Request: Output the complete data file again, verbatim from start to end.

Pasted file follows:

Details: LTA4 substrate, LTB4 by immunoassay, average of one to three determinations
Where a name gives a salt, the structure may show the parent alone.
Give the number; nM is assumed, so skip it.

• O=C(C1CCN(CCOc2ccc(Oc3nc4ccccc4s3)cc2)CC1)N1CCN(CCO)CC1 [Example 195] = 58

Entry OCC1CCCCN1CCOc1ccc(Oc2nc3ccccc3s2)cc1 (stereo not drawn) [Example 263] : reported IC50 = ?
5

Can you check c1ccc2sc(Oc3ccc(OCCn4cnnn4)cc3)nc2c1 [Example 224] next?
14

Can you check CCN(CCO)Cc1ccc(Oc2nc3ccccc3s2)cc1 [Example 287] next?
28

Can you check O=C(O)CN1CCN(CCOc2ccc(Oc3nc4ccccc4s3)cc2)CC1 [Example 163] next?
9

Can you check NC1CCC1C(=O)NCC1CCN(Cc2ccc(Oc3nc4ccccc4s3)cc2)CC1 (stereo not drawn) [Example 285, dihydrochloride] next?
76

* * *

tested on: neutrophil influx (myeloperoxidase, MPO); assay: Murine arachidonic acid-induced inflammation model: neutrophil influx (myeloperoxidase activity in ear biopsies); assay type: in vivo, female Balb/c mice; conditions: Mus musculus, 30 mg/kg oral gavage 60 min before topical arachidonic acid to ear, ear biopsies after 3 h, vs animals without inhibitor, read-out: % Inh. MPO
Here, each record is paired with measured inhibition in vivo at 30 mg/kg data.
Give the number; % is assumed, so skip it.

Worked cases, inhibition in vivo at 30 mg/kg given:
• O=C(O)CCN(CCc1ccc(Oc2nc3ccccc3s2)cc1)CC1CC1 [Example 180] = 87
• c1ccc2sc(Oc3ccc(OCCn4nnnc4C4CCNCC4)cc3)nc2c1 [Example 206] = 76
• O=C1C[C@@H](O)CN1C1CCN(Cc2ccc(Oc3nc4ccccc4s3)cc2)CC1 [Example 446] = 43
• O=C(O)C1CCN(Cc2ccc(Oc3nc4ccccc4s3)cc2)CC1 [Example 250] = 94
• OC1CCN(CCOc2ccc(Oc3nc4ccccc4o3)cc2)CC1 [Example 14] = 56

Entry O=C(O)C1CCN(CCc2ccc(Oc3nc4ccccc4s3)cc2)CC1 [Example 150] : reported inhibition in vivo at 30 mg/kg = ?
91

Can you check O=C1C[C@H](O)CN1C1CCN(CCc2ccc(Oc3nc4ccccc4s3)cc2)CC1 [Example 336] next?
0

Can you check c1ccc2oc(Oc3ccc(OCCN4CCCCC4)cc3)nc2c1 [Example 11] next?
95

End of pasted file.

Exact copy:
Details: LTA4 substrate, LTB4 by immunoassay, average of one to three determinations
Where a name gives a salt, the structure may show the parent alone.
Give the number; nM is assumed, so skip it.

• O=C(C1CCN(CCOc2ccc(Oc3nc4ccccc4s3)cc2)CC1)N1CCN(CCO)CC1 [Example 195] = 58

Entry OCC1CCCCN1CCOc1ccc(Oc2nc3ccccc3s2)cc1 (stereo not drawn) [Example 263] : reported IC50 = ?
5

Can you check c1ccc2sc(Oc3ccc(OCCn4cnnn4)cc3)nc2c1 [Example 224] next?
14

Can you check CCN(CCO)Cc1ccc(Oc2nc3ccccc3s2)cc1 [Example 287] next?
28

Can you check O=C(O)CN1CCN(CCOc2ccc(Oc3nc4ccccc4s3)cc2)CC1 [Example 163] next?
9

Can you check NC1CCC1C(=O)NCC1CCN(Cc2ccc(Oc3nc4ccccc4s3)cc2)CC1 (stereo not drawn) [Example 285, dihydrochloride] next?
76

* * *

tested on: neutrophil influx (myeloperoxidase, MPO); assay: Murine arachidonic acid-induced inflammation model: neutrophil influx (myeloperoxidase activity in ear biopsies); assay type: in vivo, female Balb/c mice; conditions: Mus musculus, 30 mg/kg oral gavage 60 min before topical arachidonic acid to ear, ear biopsies after 3 h, vs animals without inhibitor, read-out: % Inh. MPO
Here, each record is paired with measured inhibition in vivo at 30 mg/kg data.
Give the number; % is assumed, so skip it.

Worked cases, inhibition in vivo at 30 mg/kg given:
• O=C(O)CCN(CCc1ccc(Oc2nc3ccccc3s2)cc1)CC1CC1 [Example 180] = 87
• c1ccc2sc(Oc3ccc(OCCn4nnnc4C4CCNCC4)cc3)nc2c1 [Example 206] = 76
• O=C1C[C@@H](O)CN1C1CCN(Cc2ccc(Oc3nc4ccccc4s3)cc2)CC1 [Example 446] = 43
• O=C(O)C1CCN(Cc2ccc(Oc3nc4ccccc4s3)cc2)CC1 [Example 250] = 94
• OC1CCN(CCOc2ccc(Oc3nc4ccccc4o3)cc2)CC1 [Example 14] = 56

Entry O=C(O)C1CCN(CCc2ccc(Oc3nc4ccccc4s3)cc2)CC1 [Example 150] : reported inhibition in vivo at 30 mg/kg = ?
91

Can you check O=C1C[C@H](O)CN1C1CCN(CCc2ccc(Oc3nc4ccccc4s3)cc2)CC1 [Example 336] next?
0

Can you check c1ccc2oc(Oc3ccc(OCCN4CCCCC4)cc3)nc2c1 [Example 11] next?
95